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The Job Market and the Future of Work after COVID

Interview Sylvia Gallusser – The Job Market and the Future of Work after COVID

Sylvia Gallusser talks to Akanksha Kulkarni about transhumanism, the future of the mind and how to develop a futurist mindset. Watch the entire episode on peopleHum’s Leadership video series to know more.

[Transcript]

We don’t have the full picture yet, but things are changing, work is changing, organizations are changing, employee behaviors are changing, the workplace is changing. 

  • Some talk about transformation, others about an acceleration of changes that were already taking place.
  • What is important to notice with the impact of COVID on the work environment, is that it’s not just work which is redesigned, but business. And this varies by industries. Some industries will be transformed. Imagine Air travel: new processes including less human interaction, more electronic check-in and controls, hygiene and safety measures, health monitoring, spacing in the aircraft, etc. Or teaching: teachers will spend more time cleaning supplies, or class supplies won’t be shared anymore, spacing in the classroom will be applied, size of the class will be reduced, social interactions will be less tactile, the role of the teachers will evolve. Live entertainment will have to deal with the fact that customers are now used to more free online entertainment, so we expect business models in the live entertainment industry to change. Hospitals will be transformed. Supply chain as well.
  • Work is changing at two levels.
    • Because of new regulations and new customer behaviors, industries will be transformed, new processes will apply, new roles will be defined.
    • But also because employees have been transformed as individuals during the crisis, they won’t have the same expectations. Essential workers, who have been largely exposed will ask for more safety, recognition, job security and higher salaries. White collars who had to work from home, suppress commute, or go into furlough, unemployment, or new gigs, have developed new work habits. Remote teams have learned new ways to work together and communication has changed nature (distant but more personal as well, now that we know our bosses’ home interiors).
  • All this has consequences on work schedules. The traditional 9-5 format is evolving. Not only because employees had to adapt and rebalance their work-life around more family time and have gotten used to less commute, but also because we want to avoid workers to use public transportation massively, at the same time, in the future.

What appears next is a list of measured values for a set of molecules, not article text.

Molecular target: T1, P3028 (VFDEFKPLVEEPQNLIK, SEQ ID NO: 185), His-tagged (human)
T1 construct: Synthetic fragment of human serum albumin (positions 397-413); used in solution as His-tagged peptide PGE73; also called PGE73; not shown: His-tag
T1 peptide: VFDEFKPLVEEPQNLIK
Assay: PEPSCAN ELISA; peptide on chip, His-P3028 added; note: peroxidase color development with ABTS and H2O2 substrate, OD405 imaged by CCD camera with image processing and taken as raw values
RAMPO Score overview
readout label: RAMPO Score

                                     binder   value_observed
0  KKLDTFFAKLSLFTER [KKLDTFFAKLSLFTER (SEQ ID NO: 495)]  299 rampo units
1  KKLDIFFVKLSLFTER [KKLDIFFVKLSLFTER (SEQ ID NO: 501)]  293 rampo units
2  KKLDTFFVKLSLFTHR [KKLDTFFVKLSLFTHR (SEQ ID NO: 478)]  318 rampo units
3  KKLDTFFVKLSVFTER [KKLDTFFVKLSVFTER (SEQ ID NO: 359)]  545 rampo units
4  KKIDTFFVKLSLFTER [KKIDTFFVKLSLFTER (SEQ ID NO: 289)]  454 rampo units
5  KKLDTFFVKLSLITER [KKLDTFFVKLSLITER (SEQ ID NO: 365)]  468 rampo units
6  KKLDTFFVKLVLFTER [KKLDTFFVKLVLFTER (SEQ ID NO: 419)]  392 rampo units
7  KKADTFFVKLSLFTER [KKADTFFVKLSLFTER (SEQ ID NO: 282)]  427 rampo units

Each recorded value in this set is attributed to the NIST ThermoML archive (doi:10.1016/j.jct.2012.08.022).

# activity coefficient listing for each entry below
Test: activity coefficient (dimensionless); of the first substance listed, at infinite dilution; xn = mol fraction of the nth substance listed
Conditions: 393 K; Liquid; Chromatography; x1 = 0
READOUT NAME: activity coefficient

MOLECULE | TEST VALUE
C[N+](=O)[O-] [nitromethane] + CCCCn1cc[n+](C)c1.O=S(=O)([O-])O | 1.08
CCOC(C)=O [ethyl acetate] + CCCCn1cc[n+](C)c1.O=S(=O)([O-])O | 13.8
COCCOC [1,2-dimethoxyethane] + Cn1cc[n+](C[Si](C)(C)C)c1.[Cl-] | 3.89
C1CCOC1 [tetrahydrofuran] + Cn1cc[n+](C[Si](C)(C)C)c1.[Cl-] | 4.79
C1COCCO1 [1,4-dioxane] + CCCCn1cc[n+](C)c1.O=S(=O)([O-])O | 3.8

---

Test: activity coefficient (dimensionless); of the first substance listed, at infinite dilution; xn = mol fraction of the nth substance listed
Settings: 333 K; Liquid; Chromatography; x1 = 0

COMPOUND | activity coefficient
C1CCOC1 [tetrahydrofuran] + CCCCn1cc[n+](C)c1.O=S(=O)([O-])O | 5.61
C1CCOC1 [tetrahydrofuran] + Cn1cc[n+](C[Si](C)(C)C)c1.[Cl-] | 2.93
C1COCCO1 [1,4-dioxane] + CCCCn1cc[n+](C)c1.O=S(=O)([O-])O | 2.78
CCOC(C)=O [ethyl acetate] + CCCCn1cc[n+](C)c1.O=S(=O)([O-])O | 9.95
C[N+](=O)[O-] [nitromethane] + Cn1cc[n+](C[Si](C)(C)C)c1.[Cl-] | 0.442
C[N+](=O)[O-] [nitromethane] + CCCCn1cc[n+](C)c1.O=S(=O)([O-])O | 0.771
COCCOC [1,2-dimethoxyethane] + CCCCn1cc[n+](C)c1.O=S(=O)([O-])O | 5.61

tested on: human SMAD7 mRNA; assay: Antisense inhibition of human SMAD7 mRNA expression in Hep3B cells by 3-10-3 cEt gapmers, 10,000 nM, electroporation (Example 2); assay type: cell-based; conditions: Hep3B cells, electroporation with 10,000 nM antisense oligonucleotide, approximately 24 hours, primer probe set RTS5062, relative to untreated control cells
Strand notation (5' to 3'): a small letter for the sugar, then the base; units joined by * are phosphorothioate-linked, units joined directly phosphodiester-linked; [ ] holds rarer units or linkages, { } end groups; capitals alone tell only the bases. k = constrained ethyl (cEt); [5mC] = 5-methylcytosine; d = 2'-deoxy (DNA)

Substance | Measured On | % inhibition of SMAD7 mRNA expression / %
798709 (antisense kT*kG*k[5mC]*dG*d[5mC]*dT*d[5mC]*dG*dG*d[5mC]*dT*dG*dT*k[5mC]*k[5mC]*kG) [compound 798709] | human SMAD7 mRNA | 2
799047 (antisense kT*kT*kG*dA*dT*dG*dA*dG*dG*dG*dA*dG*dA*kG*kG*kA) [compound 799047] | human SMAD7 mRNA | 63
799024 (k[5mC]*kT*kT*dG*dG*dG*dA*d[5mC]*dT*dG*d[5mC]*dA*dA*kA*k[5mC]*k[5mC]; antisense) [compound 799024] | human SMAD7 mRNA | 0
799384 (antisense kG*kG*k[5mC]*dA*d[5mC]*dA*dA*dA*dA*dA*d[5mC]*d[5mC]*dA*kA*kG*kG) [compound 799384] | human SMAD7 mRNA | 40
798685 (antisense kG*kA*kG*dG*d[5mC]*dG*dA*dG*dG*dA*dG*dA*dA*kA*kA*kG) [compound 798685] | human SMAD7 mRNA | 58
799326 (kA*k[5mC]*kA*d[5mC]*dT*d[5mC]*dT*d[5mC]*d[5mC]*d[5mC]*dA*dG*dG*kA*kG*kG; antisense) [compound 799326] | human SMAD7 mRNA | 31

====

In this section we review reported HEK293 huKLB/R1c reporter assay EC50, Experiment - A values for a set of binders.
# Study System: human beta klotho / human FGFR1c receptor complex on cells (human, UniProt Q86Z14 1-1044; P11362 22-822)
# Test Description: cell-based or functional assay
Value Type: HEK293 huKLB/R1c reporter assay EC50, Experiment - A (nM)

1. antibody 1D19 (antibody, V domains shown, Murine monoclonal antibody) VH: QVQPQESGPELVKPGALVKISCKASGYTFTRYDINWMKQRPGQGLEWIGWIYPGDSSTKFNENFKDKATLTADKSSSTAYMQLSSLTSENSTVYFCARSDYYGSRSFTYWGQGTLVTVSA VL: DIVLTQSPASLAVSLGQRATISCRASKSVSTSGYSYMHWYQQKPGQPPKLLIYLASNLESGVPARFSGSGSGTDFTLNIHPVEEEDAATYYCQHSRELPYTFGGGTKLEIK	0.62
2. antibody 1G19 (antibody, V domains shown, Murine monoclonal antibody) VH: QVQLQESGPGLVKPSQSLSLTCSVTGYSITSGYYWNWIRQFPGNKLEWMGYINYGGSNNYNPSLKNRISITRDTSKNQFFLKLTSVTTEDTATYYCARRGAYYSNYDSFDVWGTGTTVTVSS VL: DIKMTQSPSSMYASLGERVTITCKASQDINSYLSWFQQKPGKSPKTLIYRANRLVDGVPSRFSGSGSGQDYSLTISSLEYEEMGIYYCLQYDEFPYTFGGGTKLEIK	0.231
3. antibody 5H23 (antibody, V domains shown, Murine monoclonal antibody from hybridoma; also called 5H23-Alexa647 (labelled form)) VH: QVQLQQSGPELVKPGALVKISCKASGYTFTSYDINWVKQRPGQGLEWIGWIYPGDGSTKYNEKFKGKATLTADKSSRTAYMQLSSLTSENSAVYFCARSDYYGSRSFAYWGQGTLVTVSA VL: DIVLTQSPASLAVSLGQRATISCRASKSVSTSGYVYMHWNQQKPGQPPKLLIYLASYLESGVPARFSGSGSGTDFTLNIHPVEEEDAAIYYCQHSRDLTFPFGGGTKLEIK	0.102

• The workplace of tomorrow is affected by the change. Some giant tech companies in Silicon Valley are prolonging the closure for an undetermined time (Facebook, Twitter, Square). Others have already adapted the workplace to safety needs and regulations and will further remodel their floors. Things are shifting, and office centricity is over! The concept of worknet is rising. According to Stephanie Akkaoui Hughes. The WorkNet is a network of contexts, instead of a fixed workplace. In the new WorkNet, social interactions become more important than ever…

So what would be my advice for the upcoming graduates? How to prepare them for the new job market and the new workplace? 

  • This is a question we were actually already asking ourselves for the past decade, even if the terms were not exactly the same: how do we prepare the new generation of workers for a future of work where AI plays a bigger role. And the answer revolved around which are the skills that workers need to develop to adapt to the new jobs. I have written a paper on this called “Rise of the Machines and the Future of Work in 4 big ideas”. 
  • The reasoning is not that different:
    • First of all, we cannot be in denial. A huge amount of jobs will be destroyed, but some others will be created.
    • Then: The new jobs will require a new skill set, and companies need to identify these new mandatory skills.
    • Finally: backwards, how can individuals be prepared from their young age and how can education institutions include these new skills in their curriculum. 
  • I also believe in life-long learning as a solution. You don’t learn everything at school. You learn all your life long. Through the education you receive from your parents, your school, your social environment, your companies (in training and on the job), your readings and listening to podcasts, your online classes, etc. Staying in tune, listening attentively to signals of change is once again a strength that can help. I am sure we can help graduates develop their futures thinking and foresight skills, in order to stay in touch with a moving world – what we call the VUCA environment. They need flexibility. They need adaptation skills. They need to challenge the existing.
  • And institutions can help by including more futures studies in their programs.
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Published by Sylvia

Futurist - Futures Thinking & Strategic Foresight

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